University of Washington researchers have helped develop a new kind of microscope to visualize cells in three dimensions, an advance that could improve early cancer detection. The technique could also bridge a widening gap between cutting-edge imaging techniques used in research and clinical practices.
Known by the trademarked name Cell-CT, the microscope works similarly to a CT-scan - though on a very small scale, and using visible light instead of X-rays. In the Cell-CT microscope, each cell is embedded in a special gel inside a glass tube that rotates in front of a fixed camera that takes many pictures per rotation. The images are then digitally combined to form a single 3-D image. The gel has similar optical properties to the tube, so that no light reflects off the glass.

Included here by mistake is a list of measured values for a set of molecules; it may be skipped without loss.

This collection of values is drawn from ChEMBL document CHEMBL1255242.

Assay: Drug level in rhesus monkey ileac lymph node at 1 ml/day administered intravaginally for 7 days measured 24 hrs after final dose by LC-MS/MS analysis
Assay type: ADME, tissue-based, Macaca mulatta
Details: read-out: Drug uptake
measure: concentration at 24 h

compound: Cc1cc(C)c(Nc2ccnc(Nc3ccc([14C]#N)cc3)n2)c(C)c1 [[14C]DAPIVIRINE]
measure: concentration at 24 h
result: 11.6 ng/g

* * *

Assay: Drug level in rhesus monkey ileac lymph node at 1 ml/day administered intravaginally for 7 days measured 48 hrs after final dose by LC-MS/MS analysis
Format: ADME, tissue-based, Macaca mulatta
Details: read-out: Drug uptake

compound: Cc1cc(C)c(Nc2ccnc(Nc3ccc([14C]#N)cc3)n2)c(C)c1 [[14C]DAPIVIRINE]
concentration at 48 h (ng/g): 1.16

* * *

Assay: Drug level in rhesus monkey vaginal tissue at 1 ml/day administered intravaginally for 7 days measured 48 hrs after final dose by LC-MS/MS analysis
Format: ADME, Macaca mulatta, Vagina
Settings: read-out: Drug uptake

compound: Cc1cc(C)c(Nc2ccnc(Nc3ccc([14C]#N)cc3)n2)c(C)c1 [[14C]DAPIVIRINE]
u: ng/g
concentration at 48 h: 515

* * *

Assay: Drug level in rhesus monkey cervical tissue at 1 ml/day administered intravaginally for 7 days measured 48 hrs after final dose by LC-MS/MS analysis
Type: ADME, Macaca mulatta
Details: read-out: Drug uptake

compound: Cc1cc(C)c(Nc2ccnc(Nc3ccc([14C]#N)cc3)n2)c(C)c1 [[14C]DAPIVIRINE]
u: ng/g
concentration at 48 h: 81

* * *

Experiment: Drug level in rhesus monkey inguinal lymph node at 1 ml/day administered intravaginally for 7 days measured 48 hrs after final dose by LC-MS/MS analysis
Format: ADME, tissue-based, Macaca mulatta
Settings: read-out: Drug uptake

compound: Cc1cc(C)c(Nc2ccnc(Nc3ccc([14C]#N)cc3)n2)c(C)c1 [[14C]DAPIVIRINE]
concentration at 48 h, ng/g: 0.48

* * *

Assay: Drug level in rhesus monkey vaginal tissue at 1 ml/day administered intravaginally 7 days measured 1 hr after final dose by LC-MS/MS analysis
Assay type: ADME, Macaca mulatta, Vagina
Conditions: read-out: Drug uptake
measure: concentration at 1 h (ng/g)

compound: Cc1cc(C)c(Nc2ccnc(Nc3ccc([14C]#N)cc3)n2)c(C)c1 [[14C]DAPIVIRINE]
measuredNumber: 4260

Eric Seibel, a University of Washington mechanical engineering associate professor, and his colleagues collaborated with VisionGate Inc., Gig Harbor, WA, to develop the microscope. According to Seibel, the microscope will make it easier to more accurately match an image taken using the fluorescent dyes with an image taken using the traditional stains that form the basis of current cancer diagnoses. "Now that we have a way to compare these stains, we hope this will provide a way to get some of those sophisticated research techniques into clinical use," Seibel said.